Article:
Humans must not disregard their humanity

Are we gods, or are we just naked apes? I tend to think we’re the latter, but we’d really like to be the former. I am continually astounded by the human energy we exert to construct cultural barriers that keep us from understanding what it is that we really are.
We forcefully attach anxiety to all those things that truly connect us to the earth, the ecosystem and the other living creatures around us because we are so fearful of discovering we might not be gods. We might actually be humans. We’d rather live above the earth than within it. This is a dangerous habit that will destroy us if we don’t acknowledge the true nature of ourselves.
Let’s look at a few examples:
Like all mammals of this earth, we are mortal beings. We will all die someday. And yet, we refuse to believe that this is true. All world religions (to my knowledge) share the view that death does not exist, and our time here on earth is not what is really important. There is, in one form or another, life everlasting (in heaven, for example). This is a very comforting idea, because if our human existence is all there is, then what’s the point? Or, even scarier, might there not be a point? Do we die and decompose like all these other creatures? It’s a frightening thought, but it might just be true. But when death does occur to someone we know personally, it comes as such a shock that it is ultimately denied in one form or another.
Like all the mammals of the earth, we are comprised of two sexes — males and females –and we engage in the act of coitus to reproduce ourselves. But in today’s world, this act has been almost completely severed from human reproduction. Either it occurs within the institution of marriage and somehow results in a child to complete the family unit, or it occurs outside of marriage and is somehow prevented from resulting in a child.
When these rules are broken and a pregnancy results, the people involved become greatly distressed, and their lives are seriously interrupted. So many constructed conventions are attached to this act of reproduction in the Western world that it ends up virtually governing all aspects of our lives.
Like all the mammals of the earth, we consume dead plants and animals in order to nourish our bodies and keep us alive. But where do we get these dead plants and animals? From the immediate environment around us? Not usually. Almost always they come from a shelf in the supermarket. Somehow a cow becomes hamburger meat.
We know this, but we don’t really understand it because we’d rather not. And a cow is not really an animal, anyway; it’s more like a milk-and-meat-producing machine. But a dog is an animal. And we would never eat a dog.
Like all the mammals of the earth, we digest the dead plants and animals that we consume, use the necessary nutrients contained within them to perpetuate the functioning of our bodies, and we then expel the unnecessary waste. We shit and we piss. But this idea is somewhat unsettling, so we have decided to just “go to the bathroom.” We know what goes on in that room, but we’d rather not admit it to ourselves. There are these unsettling smells that are produced, so we drown them out in potpourri or some other “natural smell” — note the irony of this practice. Sometimes those nasty smells are produced outside of the sanctity of the bathroom, resulting in even more anxiety.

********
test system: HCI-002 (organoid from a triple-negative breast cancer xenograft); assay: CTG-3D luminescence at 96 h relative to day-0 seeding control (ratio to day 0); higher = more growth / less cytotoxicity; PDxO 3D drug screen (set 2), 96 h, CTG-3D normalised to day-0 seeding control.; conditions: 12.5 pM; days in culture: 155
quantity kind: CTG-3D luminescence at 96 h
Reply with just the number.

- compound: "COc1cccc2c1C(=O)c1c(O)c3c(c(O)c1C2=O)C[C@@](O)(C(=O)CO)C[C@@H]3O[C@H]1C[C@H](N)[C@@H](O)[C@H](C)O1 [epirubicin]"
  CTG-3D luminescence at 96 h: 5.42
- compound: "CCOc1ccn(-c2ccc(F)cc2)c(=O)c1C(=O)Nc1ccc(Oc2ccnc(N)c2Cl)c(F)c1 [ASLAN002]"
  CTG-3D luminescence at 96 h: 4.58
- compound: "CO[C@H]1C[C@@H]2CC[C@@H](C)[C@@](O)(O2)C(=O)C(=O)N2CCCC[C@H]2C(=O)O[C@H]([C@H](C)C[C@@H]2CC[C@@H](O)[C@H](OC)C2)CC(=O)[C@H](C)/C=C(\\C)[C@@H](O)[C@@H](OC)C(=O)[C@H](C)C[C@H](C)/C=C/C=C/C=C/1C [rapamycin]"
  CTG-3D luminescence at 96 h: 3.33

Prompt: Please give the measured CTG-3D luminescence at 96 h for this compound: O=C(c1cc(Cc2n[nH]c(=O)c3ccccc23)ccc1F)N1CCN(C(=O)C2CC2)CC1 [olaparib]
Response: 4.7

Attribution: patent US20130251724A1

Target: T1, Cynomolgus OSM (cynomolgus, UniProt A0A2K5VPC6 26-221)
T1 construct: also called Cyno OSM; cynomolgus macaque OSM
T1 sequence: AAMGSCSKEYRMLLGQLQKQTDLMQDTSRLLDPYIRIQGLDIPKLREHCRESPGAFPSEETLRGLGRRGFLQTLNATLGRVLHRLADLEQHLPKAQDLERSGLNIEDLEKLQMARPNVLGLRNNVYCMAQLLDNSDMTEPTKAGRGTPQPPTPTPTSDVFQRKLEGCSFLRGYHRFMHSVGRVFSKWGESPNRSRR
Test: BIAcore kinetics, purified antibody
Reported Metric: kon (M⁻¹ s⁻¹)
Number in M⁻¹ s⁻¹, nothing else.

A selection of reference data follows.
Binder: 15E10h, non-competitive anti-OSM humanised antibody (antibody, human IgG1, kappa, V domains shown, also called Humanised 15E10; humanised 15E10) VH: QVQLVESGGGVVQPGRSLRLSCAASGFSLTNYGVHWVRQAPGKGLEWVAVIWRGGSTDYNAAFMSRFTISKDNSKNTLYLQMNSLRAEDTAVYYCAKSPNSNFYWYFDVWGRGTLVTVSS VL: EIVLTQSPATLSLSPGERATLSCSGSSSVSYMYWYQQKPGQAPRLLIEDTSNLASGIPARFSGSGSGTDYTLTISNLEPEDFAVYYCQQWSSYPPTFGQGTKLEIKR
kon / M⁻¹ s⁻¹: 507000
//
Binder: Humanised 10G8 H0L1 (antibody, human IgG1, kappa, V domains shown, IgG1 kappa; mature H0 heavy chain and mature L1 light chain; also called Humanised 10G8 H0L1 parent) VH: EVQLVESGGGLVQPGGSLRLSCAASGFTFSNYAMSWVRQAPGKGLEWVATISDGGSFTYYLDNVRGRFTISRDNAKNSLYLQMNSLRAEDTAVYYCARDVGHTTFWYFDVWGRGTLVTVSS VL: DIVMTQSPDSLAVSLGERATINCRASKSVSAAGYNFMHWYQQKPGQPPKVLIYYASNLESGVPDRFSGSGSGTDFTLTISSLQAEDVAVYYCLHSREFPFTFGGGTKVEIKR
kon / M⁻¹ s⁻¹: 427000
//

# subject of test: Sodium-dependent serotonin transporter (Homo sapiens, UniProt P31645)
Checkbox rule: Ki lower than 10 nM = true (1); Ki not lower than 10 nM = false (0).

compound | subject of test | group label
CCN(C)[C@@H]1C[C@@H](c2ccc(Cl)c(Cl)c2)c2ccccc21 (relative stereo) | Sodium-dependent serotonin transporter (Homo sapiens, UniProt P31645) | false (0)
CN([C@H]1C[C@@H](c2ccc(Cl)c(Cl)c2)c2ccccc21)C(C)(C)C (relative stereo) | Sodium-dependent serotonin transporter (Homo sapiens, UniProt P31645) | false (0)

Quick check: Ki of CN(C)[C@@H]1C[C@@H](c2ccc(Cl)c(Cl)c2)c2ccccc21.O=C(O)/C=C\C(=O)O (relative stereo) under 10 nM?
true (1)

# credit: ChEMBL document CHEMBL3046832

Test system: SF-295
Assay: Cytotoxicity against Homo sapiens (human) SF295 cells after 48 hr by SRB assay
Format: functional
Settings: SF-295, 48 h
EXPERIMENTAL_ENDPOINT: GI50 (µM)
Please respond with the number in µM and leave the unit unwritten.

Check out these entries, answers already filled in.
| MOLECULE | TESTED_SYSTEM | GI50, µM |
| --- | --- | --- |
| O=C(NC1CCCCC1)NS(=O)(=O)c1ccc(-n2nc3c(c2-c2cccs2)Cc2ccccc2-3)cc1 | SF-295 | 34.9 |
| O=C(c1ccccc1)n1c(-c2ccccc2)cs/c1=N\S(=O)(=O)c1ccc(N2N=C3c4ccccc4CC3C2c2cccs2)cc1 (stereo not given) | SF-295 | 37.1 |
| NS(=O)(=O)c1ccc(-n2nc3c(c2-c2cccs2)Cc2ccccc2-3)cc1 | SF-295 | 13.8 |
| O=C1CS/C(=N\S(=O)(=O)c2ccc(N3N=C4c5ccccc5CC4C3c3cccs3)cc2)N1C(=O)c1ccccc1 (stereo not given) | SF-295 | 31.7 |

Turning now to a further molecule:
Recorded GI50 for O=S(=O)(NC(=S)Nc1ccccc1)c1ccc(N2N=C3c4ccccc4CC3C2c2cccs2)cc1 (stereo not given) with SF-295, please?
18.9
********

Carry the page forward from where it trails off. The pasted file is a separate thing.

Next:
Like all the mammals of the earth, we are susceptible to the torments of weather and natural disasters. We often die in blizzards, thunderstorms, tornadoes, hurricanes, fires and earthquakes. We try to protect ourselves from this deadly stuff, and usually we do a pretty good job, but sometimes we fail.
When we do fail, the result is a disaster, because people die from something completely beyond their control. None of the living beings on this earth have any conscious agency in the patterns of the weather. What a scary sense of powerlessness.
And finally on a somewhat less serious note, like all the mammals of the earth, our bodies have hair on them. We’re somewhat more at ease with this fact, though, because of the degree to which we can control this reality. We have “haircuts” or “hairdos.” Most men don’t have hair on their faces. Women definitely do not have hair on their faces. Nor do women have hair under their arms or on their legs. And if they do, there is something wrong.
I could go on, but I’ll end here. My point is that we are more like the other creatures of this earth that we so mercilessly live above than we are willing to acknowledge. But we have erected so many customs and practices and conventions and institutions to shield us from this fact that it appears as though we are not living within an ecosystem, with a variety of other living creatures, but rather above that ecosystem.
We have put ourselves on a separate plane. We have made ourselves into gods. But this is a destructive mentality, and we cannot sustain ourselves and the earth if we continue to perceive ourselves as being above it. We must bring ourselves back down to reality, acknowledge that we are a part of a living earth, and learn to live within, rather than above, that earth.

Joseph Malherek is a senior in political science and welcomes comments to [email protected] Send letters to the editor to [email protected]